Thursday, 16 August 2012

Vietnam - Part 2

Exactly 1 year after our first visit to Vietnam in 1994 we returned to find a rapidly changing country. Since the lifting of the trade embargo by the US government the previous year there was a noticeable change in a number of construction projects commencing in Saigon. Many international hotels were being planned in anticipation of the increase in tourism that was about to engulf the country. Our favourite hotel, the Majestic, a famous drinking hole for journalists during the war years, with its magnificent French Colonial architecture and the run-down interior was closed and being renovated. 

Ninh Binh
Minh Mang Tomb, Hue 
Tomb of Tu Duc, Hue
This trip didn't start off very well for us. A friend who was now working in Saigon was supposed to meet us but didn't show up and it was also a Tet holiday. So after a few days, we headed this time towards the Central Highland towns of Buon Ma Thuot, Pleiku & Kontum. It was while we were in Pleiku that we encountered our second setback. We had returned from Kontum in the morning and were preparing to venture out to have a look around the town of Pleiku when there was a huge explosion outside the hotel. Without going into all the gruesome details please read the story as written by an American journalist who was also in the town, although not in the Hotel at the time. Regardless of what the press reported at the time, we are pretty sure this was caused by unexploded ordnance from the war years. Needless to say, it was a terrifying experience however we continued our travels in Vietnam for another 5 weeks afterwards.

Visiting the north of Vietnam was definitely a different experience, in contrast, having been to the South twice. Not only did the cool weather hit us on arrival in Hanoi but the coolness of the local population was also evident. They were far more guarded than their cousins of the south. Considering that they were bombed continually during the war years and endured many hardships & losses of friends and family members, you really can't blame them for being standoffish when foreigners turn up. Regardless, we really liked Hanoi especially the 'Old Quarter'. It really showed us a different side of Vietnam that we hadn't seen before. 

Normally travellers go to Sapa in the north-west however we decided to visit Dien Bien Phu instead. Dien Bien Phu was the site of the Vietnamese battle with the French in 1954 which led to the eventual withdrawal of the French from Vietnam. The journey to Dien Bien Phu was hairy. The roads through the mountains were in a dreadful state and with some rain, it became extremely hazardous. Our driver didn't seem to understand that going down steep slopes in the wet with no guardrail should be done in a low gear!!. We think he was doing it to save fuel.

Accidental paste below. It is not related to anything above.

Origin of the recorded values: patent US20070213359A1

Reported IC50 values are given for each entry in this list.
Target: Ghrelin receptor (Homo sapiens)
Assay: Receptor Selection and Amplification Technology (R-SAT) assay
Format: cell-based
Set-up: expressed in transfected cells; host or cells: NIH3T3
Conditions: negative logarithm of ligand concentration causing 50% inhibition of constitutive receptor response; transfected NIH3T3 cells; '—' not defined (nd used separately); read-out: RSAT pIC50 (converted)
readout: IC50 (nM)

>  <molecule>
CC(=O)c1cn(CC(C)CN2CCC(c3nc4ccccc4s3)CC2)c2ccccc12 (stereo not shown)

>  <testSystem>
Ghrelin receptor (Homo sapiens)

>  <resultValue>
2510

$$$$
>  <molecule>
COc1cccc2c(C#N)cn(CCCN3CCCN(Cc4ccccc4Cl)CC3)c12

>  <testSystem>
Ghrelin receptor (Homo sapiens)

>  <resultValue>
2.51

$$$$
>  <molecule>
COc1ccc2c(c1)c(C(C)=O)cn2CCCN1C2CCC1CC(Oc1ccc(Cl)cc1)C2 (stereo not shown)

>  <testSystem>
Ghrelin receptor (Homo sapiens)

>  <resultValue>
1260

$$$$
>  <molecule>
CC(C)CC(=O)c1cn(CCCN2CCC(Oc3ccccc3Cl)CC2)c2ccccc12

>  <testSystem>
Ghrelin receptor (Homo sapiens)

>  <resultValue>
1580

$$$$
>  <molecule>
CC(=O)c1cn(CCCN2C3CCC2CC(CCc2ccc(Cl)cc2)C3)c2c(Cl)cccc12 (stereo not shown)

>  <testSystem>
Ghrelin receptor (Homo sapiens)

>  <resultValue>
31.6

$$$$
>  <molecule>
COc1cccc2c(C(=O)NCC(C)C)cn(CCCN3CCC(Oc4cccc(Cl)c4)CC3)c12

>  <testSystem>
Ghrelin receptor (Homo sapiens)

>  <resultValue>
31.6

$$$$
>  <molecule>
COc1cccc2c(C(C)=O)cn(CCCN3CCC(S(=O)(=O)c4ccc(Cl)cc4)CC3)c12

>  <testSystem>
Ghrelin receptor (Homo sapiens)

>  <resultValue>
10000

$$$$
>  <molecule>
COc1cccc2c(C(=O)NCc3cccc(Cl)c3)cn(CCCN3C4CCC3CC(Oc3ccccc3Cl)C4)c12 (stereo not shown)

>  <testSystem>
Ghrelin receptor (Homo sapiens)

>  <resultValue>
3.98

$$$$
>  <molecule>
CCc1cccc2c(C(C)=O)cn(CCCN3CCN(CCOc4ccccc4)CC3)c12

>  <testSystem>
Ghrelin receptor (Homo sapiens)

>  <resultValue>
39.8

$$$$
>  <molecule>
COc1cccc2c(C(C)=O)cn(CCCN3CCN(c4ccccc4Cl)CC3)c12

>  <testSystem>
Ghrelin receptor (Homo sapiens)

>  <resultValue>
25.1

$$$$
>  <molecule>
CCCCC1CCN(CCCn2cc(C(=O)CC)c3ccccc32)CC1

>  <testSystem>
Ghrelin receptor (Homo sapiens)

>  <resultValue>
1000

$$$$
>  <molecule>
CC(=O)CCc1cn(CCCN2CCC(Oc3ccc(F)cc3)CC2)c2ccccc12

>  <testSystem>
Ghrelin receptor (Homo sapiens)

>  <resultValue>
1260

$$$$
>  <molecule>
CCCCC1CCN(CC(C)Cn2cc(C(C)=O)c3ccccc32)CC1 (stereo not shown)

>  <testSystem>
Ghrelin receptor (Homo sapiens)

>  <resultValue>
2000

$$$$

For anyone interested in Indochinese history, Dien Bien Phu was fascinating however not particularly picturesque. You can still visit the French bunkers, a museum and see the odd tank still sitting on the plain surrounded by mountain peaks. The French unfortunately underestimated the determination of the Vietnamese to transport their heavy guns up the surrounding mountains and paid the price for the mistake. From Dien Bien Phu we headed towards Ninh Binh (see top image). The return journey was very fortunate for us but unfortunate for a truck driver who overturned his truck while navigating the mountainous roads. Our guide managed to gain permission to stay in a remote town for 2 days while the locals tried to work out how to remove the truck wreck that now blocked the road. 

Tourists in those days were only allowed to transit the area and could only stay at government approved accommodation. As there were no hotels or guesthouses in the village we were accommodated in what seemed to be an old army barracks that looked like it had not seen anyone for a very long time. Later that day we ventured into the town market square and everything came to a standstill. The locals were very wary of Paul as he is 6ft (1.8m) and was a bit rough looking back then. We retreated to our 'barracks' and advised our guide of our problem. He said he would try to pave the way for us to visit again the next day which was market day for the local hill-tribe people. The following day was just as difficult however eventually we started to blend in a little with the locals but the hill-tribe women were absolutely terrified of Paul and many retreated rapidly. We managed to shoot quite a few rolls of film that day but it was extremely challenging and if not for our guides persuasive manner with the locals we would have been image-less (see image above right). We eventually got clearance to leave and we made our way slowly around the wrecked truck on the mountain road. We stopped for some photos and a group of hill-tribe girls were heading down the hill so once again our guide re-assured them into being photographed (see image above left).

Our last stop was Ha Long Bay where we hired a traditional 'junk' to cruise around the many islands but unfortunately, we encountered the worst weather and Paul ended up with a cold (strike 3). On departure, our booked transfer to the airport at 5:00am didn't turn up so we scrambled to find another taxi which managed to get us to the airport just in time for our flight. What a trip!!! We spent 3 days in a Bangkok hotel, eating drinking and recuperating. It was an awesome trip and we managed to get some amazing images which we will share in future posts.

Rural Scene in North-West Vietnam

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